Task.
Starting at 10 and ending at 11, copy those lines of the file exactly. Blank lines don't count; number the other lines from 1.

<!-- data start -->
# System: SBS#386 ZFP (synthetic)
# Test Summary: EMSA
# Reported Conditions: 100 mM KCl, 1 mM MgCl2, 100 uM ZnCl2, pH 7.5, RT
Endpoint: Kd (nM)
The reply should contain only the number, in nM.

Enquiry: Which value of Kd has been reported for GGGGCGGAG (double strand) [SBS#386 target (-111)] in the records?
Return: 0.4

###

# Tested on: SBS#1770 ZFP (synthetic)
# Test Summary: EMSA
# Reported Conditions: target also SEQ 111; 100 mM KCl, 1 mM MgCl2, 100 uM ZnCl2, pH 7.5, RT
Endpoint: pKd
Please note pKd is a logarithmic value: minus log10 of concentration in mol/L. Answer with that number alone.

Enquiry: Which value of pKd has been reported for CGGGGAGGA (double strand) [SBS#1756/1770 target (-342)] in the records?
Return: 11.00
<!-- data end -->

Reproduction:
# Test Summary: EMSA
# Reported Conditions: target also SEQ 111; 100 mM KCl, 1 mM MgCl2, 100 uM ZnCl2, pH 7.5, RT